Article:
Another Pakistani security official confirmed the same details of the attack near the small town of Angoor Adda in South Waziristan, around six kilometres (four miles) from the border with Afghanistan.

Pakistani intelligence officials said the dead in the attack, strongly condemned by Islamabad, belonged to the Haqqani group, an Al-Qaeda-allied outfit run by Afghan warlord Sirajuddin Haqqani and based in the neighbouring North Waziristan tribal district.

An administration official in South Waziristan said those who died were "all Afghans. They were in a pick-up which came under attack."

The Haqqani group is loyal to the Taliban and has been blamed for some of the deadliest anti-US attacks in Afghanistan, including a suicide attack at a US base in Khost in 2009 that killed seven CIA operatives.

The attack came just one day after a Washington meeting between Lieutenant General Ahmad Shuja Pasha, the chief of Pakistan's Inter-Services Intelligence agency, and Leon Panetta, director of the CIA, which runs the drone war.

It was the first missile strike since March 17, when Pakistan's civilian and military leaders strongly protested over a US drone attack that killed 39 people, including civilians and police, in North Waziristan.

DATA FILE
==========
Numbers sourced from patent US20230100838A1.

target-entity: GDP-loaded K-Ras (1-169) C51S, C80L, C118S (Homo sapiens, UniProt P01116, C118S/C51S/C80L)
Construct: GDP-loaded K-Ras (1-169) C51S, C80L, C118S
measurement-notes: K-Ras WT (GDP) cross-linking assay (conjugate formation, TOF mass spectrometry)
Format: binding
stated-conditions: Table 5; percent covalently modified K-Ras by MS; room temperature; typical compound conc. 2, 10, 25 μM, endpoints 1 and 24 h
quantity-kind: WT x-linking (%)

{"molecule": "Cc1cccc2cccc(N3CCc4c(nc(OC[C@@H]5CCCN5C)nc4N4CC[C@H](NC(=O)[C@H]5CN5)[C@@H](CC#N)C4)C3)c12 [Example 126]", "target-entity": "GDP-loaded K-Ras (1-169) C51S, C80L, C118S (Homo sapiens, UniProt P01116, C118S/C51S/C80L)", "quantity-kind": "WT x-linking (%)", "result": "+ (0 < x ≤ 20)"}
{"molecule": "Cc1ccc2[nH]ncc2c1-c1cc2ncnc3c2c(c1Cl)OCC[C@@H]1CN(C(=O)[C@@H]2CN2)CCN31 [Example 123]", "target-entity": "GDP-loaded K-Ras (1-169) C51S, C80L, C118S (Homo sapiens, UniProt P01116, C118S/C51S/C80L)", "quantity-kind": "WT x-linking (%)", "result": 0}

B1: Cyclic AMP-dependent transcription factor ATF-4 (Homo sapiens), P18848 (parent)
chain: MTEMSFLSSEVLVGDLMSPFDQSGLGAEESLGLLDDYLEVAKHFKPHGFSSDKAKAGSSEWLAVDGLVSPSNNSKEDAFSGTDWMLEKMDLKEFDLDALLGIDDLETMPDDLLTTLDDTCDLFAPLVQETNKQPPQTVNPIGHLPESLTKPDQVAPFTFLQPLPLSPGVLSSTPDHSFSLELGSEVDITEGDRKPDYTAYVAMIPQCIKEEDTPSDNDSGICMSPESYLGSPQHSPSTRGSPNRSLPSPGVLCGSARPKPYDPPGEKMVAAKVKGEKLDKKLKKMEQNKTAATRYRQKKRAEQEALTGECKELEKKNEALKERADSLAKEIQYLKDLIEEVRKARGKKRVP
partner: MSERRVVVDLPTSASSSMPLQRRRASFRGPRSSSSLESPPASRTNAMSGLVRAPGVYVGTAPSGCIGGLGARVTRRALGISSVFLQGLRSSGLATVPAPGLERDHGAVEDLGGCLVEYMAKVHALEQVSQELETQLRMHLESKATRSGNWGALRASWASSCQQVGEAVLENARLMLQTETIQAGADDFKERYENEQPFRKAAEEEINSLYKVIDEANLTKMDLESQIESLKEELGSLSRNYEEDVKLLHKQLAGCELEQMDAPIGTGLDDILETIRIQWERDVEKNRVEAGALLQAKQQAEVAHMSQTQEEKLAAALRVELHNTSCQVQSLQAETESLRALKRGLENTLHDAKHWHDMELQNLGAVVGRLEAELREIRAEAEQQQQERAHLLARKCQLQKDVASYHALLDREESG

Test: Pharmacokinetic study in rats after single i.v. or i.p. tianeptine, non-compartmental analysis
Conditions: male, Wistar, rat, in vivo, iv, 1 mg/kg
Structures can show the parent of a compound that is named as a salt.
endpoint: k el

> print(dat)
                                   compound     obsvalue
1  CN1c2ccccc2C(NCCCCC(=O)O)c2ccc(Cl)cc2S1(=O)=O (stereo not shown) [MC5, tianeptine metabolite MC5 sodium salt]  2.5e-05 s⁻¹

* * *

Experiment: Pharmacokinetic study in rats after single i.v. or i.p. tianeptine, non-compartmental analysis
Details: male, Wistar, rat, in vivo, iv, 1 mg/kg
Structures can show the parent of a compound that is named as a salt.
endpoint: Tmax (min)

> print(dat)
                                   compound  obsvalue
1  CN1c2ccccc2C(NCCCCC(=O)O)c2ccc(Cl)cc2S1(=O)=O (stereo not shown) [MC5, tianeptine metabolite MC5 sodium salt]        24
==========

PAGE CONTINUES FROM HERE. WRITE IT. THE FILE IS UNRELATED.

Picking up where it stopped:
"Pakistan strongly condemns the drone attack at Angoor Adda today," the foreign ministry said.

"We have repeatedly said that such attacks are counterproductive and only contribute to strengthen the hands of the terrorists," a statement from the ministry said.

Pakistani Prime Minister Yousuf Raza Gilani also criticised the covert US drone campaign, telling the federal parliament it undermined anti-terror efforts.

Analysts said any expectations that the CIA would abandon the drone campaign despite a series of diplomatic rows with Pakistan were misplaced, even if Pakistani leaders, for domestic political purposes, criticised the strikes.

This week, the New York Times reported that Pakistan told the United States to rein in drone strikes and slash the number of CIA agents and special forces operating in the conservative, nuclear-armed Muslim country.

The paper said the order highlighted the near collapse of US-Pakistani cooperation since a CIA contractor shot and killed two men who allegedly tried to rob him on the streets of Lahore in January.

The drone strikes inflame anti-US feeling, which is running high after the row over the CIA contractor and recent White House criticism of Pakistan's efforts to defeat the Taliban in the tribal belt on the Afghan border.

Missile attacks doubled in the area last year, with more than 100 drone strikes killing over 670 people in 2010 compared with 45 strikes that killed 420 in 2009, according to an AFP tally.

Most have been concentrated in North Waziristan, the most notorious Afghan Taliban and Al-Qaeda bastion in Pakistan, where the United States wants the Pakistan military to launch a ground offensive as soon as possible.

Pakistan says its troops are too overstretched to launch such an assault.

The United States does not confirm drone attacks, but its military and the CIA operating in Afghanistan are the only forces that deploy them in the region.